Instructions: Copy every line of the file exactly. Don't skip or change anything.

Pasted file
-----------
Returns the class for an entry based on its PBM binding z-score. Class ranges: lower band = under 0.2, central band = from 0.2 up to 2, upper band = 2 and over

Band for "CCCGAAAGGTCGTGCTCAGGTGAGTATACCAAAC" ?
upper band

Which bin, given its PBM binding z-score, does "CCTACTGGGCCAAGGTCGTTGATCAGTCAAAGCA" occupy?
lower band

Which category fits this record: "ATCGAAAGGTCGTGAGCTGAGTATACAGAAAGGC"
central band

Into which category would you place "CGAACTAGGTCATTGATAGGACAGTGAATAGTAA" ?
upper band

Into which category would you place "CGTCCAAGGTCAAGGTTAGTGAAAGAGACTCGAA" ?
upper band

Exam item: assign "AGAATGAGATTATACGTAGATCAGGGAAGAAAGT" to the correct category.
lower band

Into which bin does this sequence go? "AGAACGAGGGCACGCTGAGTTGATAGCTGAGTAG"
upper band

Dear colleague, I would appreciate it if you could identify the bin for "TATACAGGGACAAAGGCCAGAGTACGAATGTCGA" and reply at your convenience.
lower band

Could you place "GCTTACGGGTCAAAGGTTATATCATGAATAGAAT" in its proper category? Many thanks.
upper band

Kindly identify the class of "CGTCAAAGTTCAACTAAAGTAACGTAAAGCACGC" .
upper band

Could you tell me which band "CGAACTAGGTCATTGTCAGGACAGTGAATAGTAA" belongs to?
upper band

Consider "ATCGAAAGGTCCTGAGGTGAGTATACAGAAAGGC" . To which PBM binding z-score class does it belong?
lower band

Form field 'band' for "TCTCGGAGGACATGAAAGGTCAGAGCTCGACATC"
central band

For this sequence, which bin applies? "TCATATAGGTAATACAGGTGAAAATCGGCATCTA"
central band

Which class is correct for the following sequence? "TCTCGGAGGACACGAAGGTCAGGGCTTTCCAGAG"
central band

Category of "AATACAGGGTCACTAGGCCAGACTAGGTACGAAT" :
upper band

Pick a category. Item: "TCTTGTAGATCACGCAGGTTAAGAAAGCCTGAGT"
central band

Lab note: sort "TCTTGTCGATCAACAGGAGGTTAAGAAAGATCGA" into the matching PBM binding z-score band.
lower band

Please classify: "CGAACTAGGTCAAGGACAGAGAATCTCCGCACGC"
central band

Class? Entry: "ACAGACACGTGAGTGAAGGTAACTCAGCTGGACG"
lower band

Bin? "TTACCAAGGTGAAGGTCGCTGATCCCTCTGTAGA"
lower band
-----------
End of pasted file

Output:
Returns the class for an entry based on its PBM binding z-score. Class ranges: lower band = under 0.2, central band = from 0.2 up to 2, upper band = 2 and over

Band for "CCCGAAAGGTCGTGCTCAGGTGAGTATACCAAAC" ?
upper band

Which bin, given its PBM binding z-score, does "CCTACTGGGCCAAGGTCGTTGATCAGTCAAAGCA" occupy?
lower band

Which category fits this record: "ATCGAAAGGTCGTGAGCTGAGTATACAGAAAGGC"
central band

Into which category would you place "CGAACTAGGTCATTGATAGGACAGTGAATAGTAA" ?
upper band

Into which category would you place "CGTCCAAGGTCAAGGTTAGTGAAAGAGACTCGAA" ?
upper band

Exam item: assign "AGAATGAGATTATACGTAGATCAGGGAAGAAAGT" to the correct category.
lower band

Into which bin does this sequence go? "AGAACGAGGGCACGCTGAGTTGATAGCTGAGTAG"
upper band

Dear colleague, I would appreciate it if you could identify the bin for "TATACAGGGACAAAGGCCAGAGTACGAATGTCGA" and reply at your convenience.
lower band

Could you place "GCTTACGGGTCAAAGGTTATATCATGAATAGAAT" in its proper category? Many thanks.
upper band

Kindly identify the class of "CGTCAAAGTTCAACTAAAGTAACGTAAAGCACGC" .
upper band

Could you tell me which band "CGAACTAGGTCATTGTCAGGACAGTGAATAGTAA" belongs to?
upper band

Consider "ATCGAAAGGTCCTGAGGTGAGTATACAGAAAGGC" . To which PBM binding z-score class does it belong?
lower band

Form field 'band' for "TCTCGGAGGACATGAAAGGTCAGAGCTCGACATC"
central band

For this sequence, which bin applies? "TCATATAGGTAATACAGGTGAAAATCGGCATCTA"
central band

Which class is correct for the following sequence? "TCTCGGAGGACACGAAGGTCAGGGCTTTCCAGAG"
central band

Category of "AATACAGGGTCACTAGGCCAGACTAGGTACGAAT" :
upper band

Pick a category. Item: "TCTTGTAGATCACGCAGGTTAAGAAAGCCTGAGT"
central band

Lab note: sort "TCTTGTCGATCAACAGGAGGTTAAGAAAGATCGA" into the matching PBM binding z-score band.
lower band

Please classify: "CGAACTAGGTCAAGGACAGAGAATCTCCGCACGC"
central band

Class? Entry: "ACAGACACGTGAGTGAAGGTAACTCAGCTGGACG"
lower band

Bin? "TTACCAAGGTGAAGGTCGCTGATCCCTCTGTAGA"
lower band